Friday, June 2, 2017

Six Questions For: Matthew W Larrimore Editor, Four Ties Lit Review

Four Ties Lit Review publishes fiction and non-fiction to 5,000 words and poetry. Read the complete guidelines here.

SQF: Why did you start this magazine?

Matthew Larrimore: I started Four Ties Lit Review in 2012 because I knew I was going to miss the experience of working on a literary publication. I was graduating my MA program at Northern Arizona where I had been Editor of Thin Air Magazine in my second (last) year in the program. Not only do I love the connection to the other editors; I get excited by the prospect of finding some great pieces of Writing / Art. I feel a great sense of accomplishment when we put an issue to bed. It's a thrill to put together the kind of publication I'd want to submit to and read. Finally, I think it's more than important to provide a venue for more voices to be heard, it’s a duty.

SQF: What are the top three things you look for in a submission and why?

ML: When I read a submission, I want to be moved. If I laugh, if I cry, get pissed off or feel proud of a character, that's what I'm looking for. The piece needs to be smart and can't bore me. But if the piece moves me, it has almost always been intelligent and not dull.  If it moves me, chances are it'll move our readers, and that's how I see my job, to find stories, poems, and pieces of art that folks want to read and see.

SQF: What turns you off of a submission?

ML: If I’m bored, I stop reading and I’ve told my editors to do the same. I avoid pieces that glorify violence (in almost any form).  And I shy away from overtly Political (with a capital P) pieces, though I don't put the same constraints on my editors.

SQF: What magazines do you read?

ML: I write poetry and book reviews, so I have “Poetry” and “The New York Review of Books” delivered so I can read those regularly. I'm always reading something to review; Luisa Igloria's "Haori,” Bruce McRae's "Hearsay" and Vida Cross's "Bronzeville at Night: 1949" are on my radar now, but there is just so much good stuff out there. Also, every year at AWP I pick up a few promising compilations / reviews, copies of the "Saranac Review", "The Missouri Review" are on my desk in my office right now. Additionally, I take some time to read online content looking for how quality online publications are handling themselves, "Blackbird Magazine", "Cleaver Magazine", and "Paper Darts" are the first three that come to mind. All the reading I do for my writing also keeps me updated as an editor.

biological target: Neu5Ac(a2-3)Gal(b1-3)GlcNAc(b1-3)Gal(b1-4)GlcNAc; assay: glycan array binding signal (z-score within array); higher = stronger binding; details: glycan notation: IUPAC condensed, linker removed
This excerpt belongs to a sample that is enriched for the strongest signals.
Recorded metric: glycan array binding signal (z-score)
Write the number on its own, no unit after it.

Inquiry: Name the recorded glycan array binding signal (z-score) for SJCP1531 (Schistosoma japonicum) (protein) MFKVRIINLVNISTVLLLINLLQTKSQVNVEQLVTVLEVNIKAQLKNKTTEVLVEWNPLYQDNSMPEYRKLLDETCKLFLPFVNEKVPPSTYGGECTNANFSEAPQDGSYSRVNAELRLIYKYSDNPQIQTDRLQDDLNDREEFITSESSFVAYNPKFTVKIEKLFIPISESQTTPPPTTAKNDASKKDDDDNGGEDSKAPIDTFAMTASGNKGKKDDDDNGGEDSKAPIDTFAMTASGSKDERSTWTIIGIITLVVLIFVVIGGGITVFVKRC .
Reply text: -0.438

SQF: Do you provide comments when you reject a submission?

ML: We respond to as many pieces as we can. Most of my staff are writers too and we know the value of good feedback. We provide that when we can. But if we tried to respond to each and every one we’d be so tied up with responding to individual pieces we’d never get the issue published. We always notify submitters of the status of their piece as soon as we know, and we let submitters know how close a piece was to being accepted.

One more thing

Four Ties Lit Review is open for submissions from May 5th - June 16th for Issue VI. We’ll take all the work for the issue from those submissions. Last year, Four Ties took about 450 entries during our open submission period. That included about 220 submissions of poetry or about 880 poems. We published 16 of those poems, 2%. We received submissions from across the spectrum, published poets to absolute beginners, PhDs, and MFAs to High School students. It's immense fun to see the range of work across all the genres; what makes this significant is that we're a small magazine. And as I said earlier, there’s a lot of good writing in circulation. Our numbers for fiction and nonfiction were just a bit less selective, but we are currently trending toward being even more selective. If you like to write, write, go ahead. Writing should be a fun and vital activity for those who practice it. Please, share it with, us, your friends, family, etc. But don't let chasing publication discourage you in any way from this most marvelous of activities. You never know when genius will strike or what the next generation will think of your writing.

Thank you, Matthew. We all appreciate you taking time from your busy schedule to participate in this project.

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